Wednesday, June 26, 2013

Sid Biberman Nov. 24, 1930-June 22, 2013

"Big Sid" Biberman, a legendary drag racer and Vincent tuner, passed away in Louisville, KY on Saturday, June 22.

Sid first came to attention as the creator of "The Rattler", one of the fastest drag bikes of its day, in the Mid-Atlantic region. Later, Sid owned a motorcycle repair shop in Virginia; it was the kind of place where, when you walked in, there was always something interesting in a state of disassembly. It'd be a Vincent, or a Brough, or a Laverda... Sid was a magnet for the rare and exotic.

Sid's son Matthew is an English prof and writer. He wrote a book about his relationship with his father -- a relationship that was resurrected as, together, they created a 'Vincati'. 

Sid, Matthew, and their creation -- a tuned, '50s-vintage Vincent motor set in a '70s-era Ducati frame -- are featured in this video from Jay Leno's web site.

Wednesday, June 19, 2013

How's business, Cycle Gear?

Normally, I ride my 125cc Vino enough through the winter to keep the battery charged, but this winter we had a couple of long cold snaps that killed it. For a while, it wasn't a problem because it's a great kick-start bike. It started in 3-4 kicks even below 0 degrees a few times this winter. But now, in the heat of summer, it's become recalcitrant. So, I need a new battery.

This morning, I rode down to Cycle Gear to pick up a new battery for it. That's about 12 miles from my house. There are many closer auto parts shops that probably have that (tiny) size, but I figured what the hell, support the motorcycle industry. Before leaving, I checked the store's hours online, and read that it opened at 10.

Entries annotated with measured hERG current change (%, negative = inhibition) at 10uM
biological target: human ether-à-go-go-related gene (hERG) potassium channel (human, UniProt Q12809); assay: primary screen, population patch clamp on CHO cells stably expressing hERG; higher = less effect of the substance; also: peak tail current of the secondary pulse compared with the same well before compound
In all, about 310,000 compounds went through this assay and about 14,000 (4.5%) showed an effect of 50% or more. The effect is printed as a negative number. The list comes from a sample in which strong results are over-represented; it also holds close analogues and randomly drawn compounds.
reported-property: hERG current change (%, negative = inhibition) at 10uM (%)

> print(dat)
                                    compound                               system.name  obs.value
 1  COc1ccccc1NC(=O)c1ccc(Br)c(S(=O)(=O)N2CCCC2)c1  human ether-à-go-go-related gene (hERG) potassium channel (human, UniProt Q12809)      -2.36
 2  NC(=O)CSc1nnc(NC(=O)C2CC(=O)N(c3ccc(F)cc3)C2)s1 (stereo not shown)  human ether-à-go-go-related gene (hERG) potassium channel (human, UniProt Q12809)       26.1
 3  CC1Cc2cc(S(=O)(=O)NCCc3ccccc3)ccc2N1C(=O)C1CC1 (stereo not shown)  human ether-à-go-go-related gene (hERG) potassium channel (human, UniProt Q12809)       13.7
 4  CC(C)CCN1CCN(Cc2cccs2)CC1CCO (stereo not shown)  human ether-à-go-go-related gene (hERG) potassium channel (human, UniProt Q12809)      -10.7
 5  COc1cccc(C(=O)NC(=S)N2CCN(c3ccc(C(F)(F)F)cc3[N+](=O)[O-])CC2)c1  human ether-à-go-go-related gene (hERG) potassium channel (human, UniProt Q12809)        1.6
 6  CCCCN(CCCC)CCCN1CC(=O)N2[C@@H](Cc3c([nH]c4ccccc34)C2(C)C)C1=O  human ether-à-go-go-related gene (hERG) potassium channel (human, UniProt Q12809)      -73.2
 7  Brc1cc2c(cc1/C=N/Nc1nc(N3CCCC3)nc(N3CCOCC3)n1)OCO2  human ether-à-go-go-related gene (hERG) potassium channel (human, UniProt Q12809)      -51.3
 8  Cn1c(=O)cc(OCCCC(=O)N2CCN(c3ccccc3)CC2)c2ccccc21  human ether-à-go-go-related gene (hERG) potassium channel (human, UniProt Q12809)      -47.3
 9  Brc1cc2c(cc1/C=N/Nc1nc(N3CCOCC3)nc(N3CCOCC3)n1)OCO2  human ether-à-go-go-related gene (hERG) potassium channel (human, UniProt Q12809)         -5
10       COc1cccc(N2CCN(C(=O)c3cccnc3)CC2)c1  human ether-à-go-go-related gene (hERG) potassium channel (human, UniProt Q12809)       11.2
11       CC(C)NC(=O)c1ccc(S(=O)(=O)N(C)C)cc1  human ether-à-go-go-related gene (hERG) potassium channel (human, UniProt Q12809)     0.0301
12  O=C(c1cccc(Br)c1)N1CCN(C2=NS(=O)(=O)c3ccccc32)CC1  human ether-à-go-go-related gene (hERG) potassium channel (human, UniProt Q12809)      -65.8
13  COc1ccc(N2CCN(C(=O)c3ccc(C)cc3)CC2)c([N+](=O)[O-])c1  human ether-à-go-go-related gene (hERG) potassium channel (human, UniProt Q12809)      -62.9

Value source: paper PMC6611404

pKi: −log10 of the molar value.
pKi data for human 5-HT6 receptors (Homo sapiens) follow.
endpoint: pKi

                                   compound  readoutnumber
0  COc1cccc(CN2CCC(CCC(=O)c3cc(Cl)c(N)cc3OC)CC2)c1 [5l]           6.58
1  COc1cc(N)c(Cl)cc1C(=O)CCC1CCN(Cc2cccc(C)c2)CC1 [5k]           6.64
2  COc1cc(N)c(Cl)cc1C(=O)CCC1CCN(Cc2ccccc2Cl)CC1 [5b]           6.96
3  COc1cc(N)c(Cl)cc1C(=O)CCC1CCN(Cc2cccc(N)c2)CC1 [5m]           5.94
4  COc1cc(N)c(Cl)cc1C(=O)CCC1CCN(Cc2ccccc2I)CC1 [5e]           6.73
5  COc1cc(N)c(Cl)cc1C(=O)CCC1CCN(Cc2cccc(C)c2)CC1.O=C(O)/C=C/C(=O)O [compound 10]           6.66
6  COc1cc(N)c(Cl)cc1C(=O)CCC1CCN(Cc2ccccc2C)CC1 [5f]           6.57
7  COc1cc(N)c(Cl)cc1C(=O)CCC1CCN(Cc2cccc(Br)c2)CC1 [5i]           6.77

At 10:07, when I arrived, I saw that the security grille was still locked. I hoped that only meant, the staff entered through some rear door, and that as I was the first customer of the day, they'd as yet been too busy stocking shelves and sweeping the floor to get around to opening up. But no, peering through the glass and knocking on the window confirmed that there was simply no one there. I phoned the store, and it rang and rang. There's not even a voicemail system.

Haplessly, I went to a nearby O'Reilly's but their computer system didn't come up with a definite fitment. So I rode back past Cycle Gear at 10:20 on the off chance that the store'd be open by then.

No joy. Now, I realize that I'm some kind of crazy retail guru with insanely high standards, but is it too much to hope that the store will be staffed, not three hours before opening, like a Trader Joe's store, but almost half an hour after the scheduled opening time?

The current state of the motorcycle industry's recovery from the heady 10-15 years that ended in 2008 depends on your perspective. If you're in the top 1% of the population, income-wise, or sell motorcycles into the market, things aren't what they used to be, but they seem to be improving. I was at Kansas City's BMW dealer a couple of months back, with a friend lucky enough to "need" a new 1200 GS. The salesman blandly told my friend he could take a test ride, and get on the waiting list. My friend later found one at a St. Louis dealership, at which point the KC guys magically got their hands on one, too.

But for the 99%... Well, things are still pretty slow. Kawasaki showed the way when it finally updated the Ninja 250 (then in Kawi fashion, they upgraded it to an oddball displacement, 300cc.) Honda followed suit with interesting and relatively affordable 250 and 500cc bikes. The industry's responding to our situation, albeit half-heartedly.

The retail store, though, is where the rubber meets the road. I'm picking on Cycle Gear with this post, but my experiences with dealerships have rarely been much better. I've seen new riders get terrible advice, grossly misleading posted prices, and desultory customer service.